"We don't understand a compelling reason to stay, and as such, we owe it to our shareholders to study where the best place to put our corporate headquarters will be," said Jazwiec, whose company is owned by a California private equity firm.


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Wisconsin and California locked in stem-cell struggle

Wisconsin and California locked in stem-cell struggle
DAVID WAHLBERG dwahlberg@madison.com

A showdown over stem cells is taking shape between Wisconsin and California, and the weapons the players are wielding are patents, lawsuits and billions of dollars.

The impact of the outcome isn't limited to the two states, parties involved say. The confrontation could greatly influence the global development of stem-cell therapies, which might someday benefit millions of patients.

On one side is the Wisconsin Alumni Research Foundation, which holds two wide-ranging patents on embryonic stem cells that could bring in millions of dollars. In 1998, UW- Madison researcher James Thomson was the first person to successfully grow the cells in a laboratory.

On the other side is the California Institute for Regenerative Medicine, a state entity, which plans to distribute $3 billion in stem-cell research grants in California in coming years. Voters approved the state funds two years ago in response to federal funding restrictions.

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Stem cells found in adult skin can be transplanted and function in mouse models of disease

FOR IMMEDIATE RELEASE
June 13, 2006
SickKids researchers show that stem cells found in adult skin can be transplanted and function in mouse models of disease

TORONTO — Researchers at The Hospital for Sick Children (SickKids) and the University of Calgary have found that stem cells derived from adult skin can create neural cell types that can be transplanted into and function in mouse models of disease. This research is reported in the June 14, 2006 issue of The Journal of Neuroscience.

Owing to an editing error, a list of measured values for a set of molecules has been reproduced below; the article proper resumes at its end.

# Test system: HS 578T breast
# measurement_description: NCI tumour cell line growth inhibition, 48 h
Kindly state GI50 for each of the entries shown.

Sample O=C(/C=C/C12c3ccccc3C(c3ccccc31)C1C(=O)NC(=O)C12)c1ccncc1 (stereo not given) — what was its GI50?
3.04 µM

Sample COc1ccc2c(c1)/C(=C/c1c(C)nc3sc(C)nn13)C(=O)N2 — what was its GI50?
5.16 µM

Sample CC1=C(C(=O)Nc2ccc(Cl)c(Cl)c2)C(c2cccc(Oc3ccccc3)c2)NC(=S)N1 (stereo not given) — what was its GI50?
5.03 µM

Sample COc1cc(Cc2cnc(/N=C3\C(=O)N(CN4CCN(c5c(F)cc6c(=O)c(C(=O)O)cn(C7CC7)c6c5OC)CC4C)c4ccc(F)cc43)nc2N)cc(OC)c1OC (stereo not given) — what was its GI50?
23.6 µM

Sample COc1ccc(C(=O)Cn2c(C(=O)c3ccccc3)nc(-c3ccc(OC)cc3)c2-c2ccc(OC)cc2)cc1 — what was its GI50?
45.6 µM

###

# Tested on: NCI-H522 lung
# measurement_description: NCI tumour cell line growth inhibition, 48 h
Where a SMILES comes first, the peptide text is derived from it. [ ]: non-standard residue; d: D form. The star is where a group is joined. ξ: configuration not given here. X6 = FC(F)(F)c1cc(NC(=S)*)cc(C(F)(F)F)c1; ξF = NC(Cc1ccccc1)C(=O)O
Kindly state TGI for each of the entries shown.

SickKids researchers previously discovered what type of cells can be made from these stem cells (called skin-derived precursors, or SKPs) based on the role played by neural-crest stem cells during embryogenesis. In addition to generating the peripheral nervous system, neural crest stem cells generate other tissues such as bone, cartilage, some types of muscle, and even part of the heart.

In The Journal of Neuroscience paper, the research team found that SKPs can efficiently generate a type of glial cell, called Schwann cells, that can myelinate demyelinated axons (part of a neuron), and that have been shown to provide a good growth environment for injured central nervous system axons. These types of axons normally do not regenerate.

“Schwann cells have been proposed as a cell type for treatment of nerve injuries, demyelination disorders such as multiple sclerosis, and even spinal cord injury,” said Dr. Freda Miller, the study’s principal investigator, a senior scientist in Developmental Biology in the SickKids Research Institute, a professor of Molecular and Medical Genetics, and Physiology at the University of Toronto and Canada Research Chair in Developmental Neurobiology. “Our finding that we can efficiently generate and isolate these Schwann cells from SKPs raises the possibility that we could treat humans with Schwann cells derived from human skin stem cells, and perhaps even use the patient’s own skin to generate Schwann cells for treatment.”